In his less than a year in office, Chicago Mayor Rahm Emanuel has done a lot to move himself out of the shadow of his predecessor, Richard M. Daley. Emanuel’s administration is much more concerned with wooing TV and print media than his predecessor. Daley was notoriously gruff when it came to dealing with reporters. Emanuel’s people are also impressively tech savvy, utilizing the web to influence public opinion though services like Facebook and Twitter. Daley might not even know what Twitter is, let alone how to use it.
This need to break away from the Daley era has even prompted Emanuel to openly condemn the work of Daley’s office. Emanuel, in the run-up for the announcement of his city-mending Chicago Infrastructure Trust, said Chicago has just suffered through a “lost decade.” He did try to soften the blow by also mentioning he did not want to try to figure out exactly “why or how” this state of affairs came to pass. It is fairly plain, though, that he wishes to impugn the cronyism of the Daley administration.
There is one thing the Daley and Emanuel eras will have in common, though. Both administrations are dead set on denying the law-abiding citizens of Illinois the right to bear arms.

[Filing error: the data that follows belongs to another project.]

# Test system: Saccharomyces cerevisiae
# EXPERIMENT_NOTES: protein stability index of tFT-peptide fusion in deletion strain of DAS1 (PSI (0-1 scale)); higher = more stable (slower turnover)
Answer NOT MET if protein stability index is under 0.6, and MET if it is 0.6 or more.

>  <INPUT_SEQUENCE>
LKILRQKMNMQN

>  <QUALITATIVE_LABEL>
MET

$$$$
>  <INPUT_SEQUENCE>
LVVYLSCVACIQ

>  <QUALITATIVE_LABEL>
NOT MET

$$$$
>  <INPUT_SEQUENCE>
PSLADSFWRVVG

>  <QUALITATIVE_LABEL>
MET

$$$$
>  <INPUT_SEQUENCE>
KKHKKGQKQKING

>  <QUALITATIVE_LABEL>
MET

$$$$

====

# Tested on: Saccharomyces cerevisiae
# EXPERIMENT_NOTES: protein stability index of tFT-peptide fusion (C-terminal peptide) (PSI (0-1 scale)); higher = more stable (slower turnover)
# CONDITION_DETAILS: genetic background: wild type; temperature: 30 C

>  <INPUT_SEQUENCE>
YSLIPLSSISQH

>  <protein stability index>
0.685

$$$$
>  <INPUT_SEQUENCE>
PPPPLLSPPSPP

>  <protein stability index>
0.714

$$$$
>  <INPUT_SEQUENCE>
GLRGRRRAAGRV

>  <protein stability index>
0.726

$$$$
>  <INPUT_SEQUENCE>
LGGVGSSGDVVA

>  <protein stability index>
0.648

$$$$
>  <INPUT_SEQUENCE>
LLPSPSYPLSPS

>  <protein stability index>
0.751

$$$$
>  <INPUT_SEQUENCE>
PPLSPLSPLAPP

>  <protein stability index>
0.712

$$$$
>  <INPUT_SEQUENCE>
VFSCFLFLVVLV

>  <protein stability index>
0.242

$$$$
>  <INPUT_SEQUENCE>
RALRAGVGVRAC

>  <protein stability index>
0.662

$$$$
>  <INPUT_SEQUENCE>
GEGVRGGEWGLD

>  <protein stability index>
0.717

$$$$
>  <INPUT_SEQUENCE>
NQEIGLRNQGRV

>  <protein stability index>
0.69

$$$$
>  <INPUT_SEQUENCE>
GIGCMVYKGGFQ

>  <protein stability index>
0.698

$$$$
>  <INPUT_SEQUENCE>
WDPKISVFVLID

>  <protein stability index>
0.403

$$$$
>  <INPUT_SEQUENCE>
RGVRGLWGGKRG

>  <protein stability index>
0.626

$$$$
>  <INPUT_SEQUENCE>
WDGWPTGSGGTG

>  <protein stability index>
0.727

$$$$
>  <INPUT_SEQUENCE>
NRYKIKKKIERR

Any supporter of the second amendment most likely remembers that great day in June of 2010 when The Supreme Court struck down Chicago’s ban on hand gun ownership. That plainly unconstitutional law was considered by Daley to be one of his greatest triumphs. When it was struck down he ranted and raved about the violent consequences that would come from letting more hand guns out on the street, yet there has been no rise in gun-related violence in Chicago. Actually, violence has gone down since the ban was lifted.
Despite these numbers, the Emanuel administration still thinks legal guns are the problem. The Mayor has made it his personal mission to push through new gun laws, and not just for Chicago. Emanuel wants all of Illinois to go the way of the Windy City.